BowelScreen Publishes Report from First Screening Round 2012 – 2015

 

In its first cycle or ‘round’, 521 cancers were detected and 13,000 pre-cancerous adenomas were removed by BowelScreen, which is delivered by the National Screening Service. The national bowel screening programme is available free to all men and women aged 60 to 69 in Ireland. This new report shows that the programme is already making a big difference in the fight against cancer.

 

Today BowelScreen released its first programme report, providing screening statistics for the first screening round of the programme’s operation (2012 – 2015). The release of the report coincides with Bowel Cancer Awareness Month, which runs throughout April.

 

Launched by Minister of State for Health Promotion, Marcella Corcoran Kennedy TD, the report highlights that BowelScreen invited 488,628 eligible people to participate in the programme with a total of 196,238 people screened and 521 cancers detected, three out of four cases at an early stage with a corresponding high survival rate. This resulted in a screening uptake rate of 40.2% and a cancer detection rate of 2.65 per 1,000 people screened.

 

Almost 13,000 adenomas were also removed during the first screening round. Adenomas are abnormal tissue growths that can become cancerous at a later stage. The removal of adenomas greatly reduces the possibility of subsequent cancer development, making BowelScreen a truly lifesaving programme.

 

Commenting on the first screening round of BowelScreen, Charles O’Hanlon, Head of Screening at the National Screening Service, said: “This report demonstrates that BowelScreen is detecting and treating bowel cancers and pre-cancerous changes at an early stage. There is much to learn moving forward; however it is important to acknowledge the successes of the programme.”

 

Despite BowelScreen’s success at detecting cancer at an early stage, the report reveals a low uptake of screening with just 40 per cent of eligible men and women participating in the programme. The uptake for women was higher than men (44.1 per cent compared to 36.4 per cent) yet the cancer detection rate among men was double that of women.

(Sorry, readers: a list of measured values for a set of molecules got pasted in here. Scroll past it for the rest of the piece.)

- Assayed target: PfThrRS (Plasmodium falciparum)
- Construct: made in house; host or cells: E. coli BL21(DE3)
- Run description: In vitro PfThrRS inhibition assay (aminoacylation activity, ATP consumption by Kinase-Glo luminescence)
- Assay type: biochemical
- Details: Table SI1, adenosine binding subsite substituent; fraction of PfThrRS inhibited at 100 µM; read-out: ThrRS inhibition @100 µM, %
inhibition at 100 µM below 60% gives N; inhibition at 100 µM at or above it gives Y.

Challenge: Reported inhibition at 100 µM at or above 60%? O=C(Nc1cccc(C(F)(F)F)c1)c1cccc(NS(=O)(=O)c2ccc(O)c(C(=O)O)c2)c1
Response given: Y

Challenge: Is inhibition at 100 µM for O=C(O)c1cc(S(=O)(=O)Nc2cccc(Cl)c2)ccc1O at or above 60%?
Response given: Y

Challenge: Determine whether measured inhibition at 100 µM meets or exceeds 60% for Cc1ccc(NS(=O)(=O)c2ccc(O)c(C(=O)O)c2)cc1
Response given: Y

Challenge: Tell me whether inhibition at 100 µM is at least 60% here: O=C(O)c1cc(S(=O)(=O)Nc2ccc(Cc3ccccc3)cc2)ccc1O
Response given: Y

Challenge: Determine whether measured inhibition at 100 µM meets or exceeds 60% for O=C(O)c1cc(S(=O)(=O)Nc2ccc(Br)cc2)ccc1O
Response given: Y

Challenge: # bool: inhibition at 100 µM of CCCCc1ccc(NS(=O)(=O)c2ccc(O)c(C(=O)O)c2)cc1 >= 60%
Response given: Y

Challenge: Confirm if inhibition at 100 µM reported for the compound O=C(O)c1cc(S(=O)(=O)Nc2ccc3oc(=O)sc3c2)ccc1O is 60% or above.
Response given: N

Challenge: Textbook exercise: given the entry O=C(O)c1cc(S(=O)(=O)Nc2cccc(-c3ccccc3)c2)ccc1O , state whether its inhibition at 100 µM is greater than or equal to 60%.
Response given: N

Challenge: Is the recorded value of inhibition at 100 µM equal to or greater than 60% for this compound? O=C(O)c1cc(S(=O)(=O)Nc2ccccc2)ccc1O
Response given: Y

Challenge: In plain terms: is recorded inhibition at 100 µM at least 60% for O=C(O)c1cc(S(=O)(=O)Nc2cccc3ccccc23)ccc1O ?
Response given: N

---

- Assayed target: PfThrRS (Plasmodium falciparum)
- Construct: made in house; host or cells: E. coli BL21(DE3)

Professor Diarmuid O’Donoghue, Clinical Director of BowelScreen, said: “Low uptake of screening is worrying given bowel cancer is the second biggest cancer killer in this country. We are particularly concerned about men, given that the cancer detection rate among males is twice as high as it is for females. It is so important that the men of Ireland take control of their health and do the test. It is a very quick, easy-to-use test that can be carried out in the privacy of your own home. It takes just minutes and most results are normal.”

 

Health professionals can encourage staff and patients aged 60 to 69 to register for BowelScreen online at www.bowelscreen.ie or by calling the Freephone number 1800 45 45 55.

 

Brief overview of performance, from 22 October 2012 to 31 December 2015:

 

  • BowelScreen invited 488,628 people for screening
  • 196,238 people took up the invitation, resulting in a screening uptake rate of 40.2%
  • Uptake of screening for females was higher than in males (44.1 per cent compared to 36.4 per cent)
  • 8,062 people attended for a colonoscopy
  • 521 cancers were detected, giving an overall cancer detection rate of 2.65 per 1,000 people screened
  • There were 355 colon cancers, 159 rectal cancers and seven cases of cancer where the site was unconfirmed
  • Over 71 per cent of all cancers detected were stage I or II, meaning that disease was detected at an early stage and therefore, easier to treat
  • In addition, approximately 13,000 pre-cancerous adenomas were removed.

 

The BowelScreen Programme Report is available to view or download here.